Monday, January 14, 2008

Better wait to send for those DTV Converter coupons

Now that the new year is well underway we find ourselves just about thirteen months from the end of analog TV broadcasting. I have written several times about this transition and will certainly continue to do so in future columns all year. You may have seen some spots on TV discussing the various options you have in order to make sure that you continue to receive your favorite TV programs after February 17, 2009. Look for cable companies and satellite services to run advertisements that lead you to believe that you will need to subscribe to one of their services to continue to use you old TV. You don’t need to use them. In fact, you don’t even need a new TV set. You can purchase a converter that will receive the new digital channels and convert them to channels that your old TV can display.

In my column last week I briefly mentioned the beginning of the Federal program that will provide up to two $40 coupons for use in purchasing DTV converters. Over the past few weeks there have been several articles in the newspaper and some news reports on TV and radio urging people to request the coupons as soon as possible. While the program officially began January 1, 2008, and more than 800,000 households have already requested coupons, I would suggest that you wait to send for your coupon.

There is a one detail about the coupon program that has not received much discussion in most of the reports in the news. The coupons have an expiration date. They expire 90 days from date of issue. If you request the coupons now, they will expire in April. I have been watching the stores and have yet to see any converters for sale. Since there have been only a few manufacturers that have been approved to make the devices and those approvals have been issued by the FCC in the last few months, it may well be spring or even summer before the devices can be purchased in local stores. I don’t know about you, but I am not too excited about re-applying to the Federal Government for two additional coupons when the ones I first received expire.

Waiting till summer or even fall should not be a problem. Congress has indicated that if the first appropriation to fund the coupon program is not sufficient to handle the demand, they will increase the funding. No congressperson wants his constituents calling and complaining that they can no longer watch TV.

I will continue to monitor the various local electronic stores and report when the converters are available. A spokesperson for Best Buy® was quoted in a recent Associated Press article that his stores would be getting the converters soon after the first of the coupons were mailed to consumers. Once that happens I will see what models are available. Since there will be several “flavors” of these converters, each with special features and options. I’ll try to cut through the “technobabble.” In the meantime you can get more information by going to my blog or by calling 888 DTV-2009 (888-388-2009) or go to the DTV information website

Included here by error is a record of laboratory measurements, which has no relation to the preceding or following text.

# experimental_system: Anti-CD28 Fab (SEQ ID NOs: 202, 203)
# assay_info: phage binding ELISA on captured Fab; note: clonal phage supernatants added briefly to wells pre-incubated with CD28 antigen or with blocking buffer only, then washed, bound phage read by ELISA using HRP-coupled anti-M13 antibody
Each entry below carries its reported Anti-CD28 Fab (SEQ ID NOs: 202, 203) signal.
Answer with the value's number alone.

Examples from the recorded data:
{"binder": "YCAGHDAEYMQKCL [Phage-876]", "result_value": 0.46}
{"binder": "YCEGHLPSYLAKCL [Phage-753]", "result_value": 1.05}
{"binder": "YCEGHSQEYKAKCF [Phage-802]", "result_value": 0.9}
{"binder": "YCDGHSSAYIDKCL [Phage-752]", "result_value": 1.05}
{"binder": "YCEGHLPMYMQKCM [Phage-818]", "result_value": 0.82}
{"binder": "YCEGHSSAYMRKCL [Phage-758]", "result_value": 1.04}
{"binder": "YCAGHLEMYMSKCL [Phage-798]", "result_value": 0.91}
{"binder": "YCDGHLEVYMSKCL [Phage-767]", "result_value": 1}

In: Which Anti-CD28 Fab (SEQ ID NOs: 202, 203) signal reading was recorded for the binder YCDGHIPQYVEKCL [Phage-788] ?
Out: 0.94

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Blogger Jack Dominic said...

I got the following email from a reader in West Harrison:

I read your article printed in the January 16, 2008, Harrison Press regarding DTV converter coupons. Apparently the information I obtained when I called DTV-2009 was different from the information you obtained. I was told the coupons would not be mailed until the converters were available in the stores, and the expiration date would be 90 days from when they were mailed.

I was also told only 2 coupons would be mailed to each household, so if you let your coupons expire before using, you cannot have any additional ones mailed to the same address. Therefore, reapplying for coupons will not be an option, unless you have them mailed to someone else’s address.

I look forward to your advice on which converter to buy and where to find the best deals.


Nancy asks some good questions. I also have read several versions of how the program is rolling out. I have read several different interpretations from NTIA, the government office in charge of the program. The most recent NTIA release stated that coupons would begin to be sent out Feb 17, 2007. How they will know if the tuners are in our local stores is beyond me. A recent discussion with one of the sales people at Best Buy™ gave me even more pause, as he not only did not know when converters would be available at Best Buy™, but I had to explain to him what a converter was, what it was used for, and that there would be coupons. Not a good sign.

The government has some 22 million coupons to send out in the first round. Another 11 million will be available after the first round is used up. In the second round though, you will only be eligible for coupons if you DO NOT have cable or satellite.

All this being said, I still think that since we have more than a year before we need converters, waiting to send for the coupons until the devices are available in local outlets is the better way to go. Also, I am not sure that I want a first generation model anyway.

3:14 PM  

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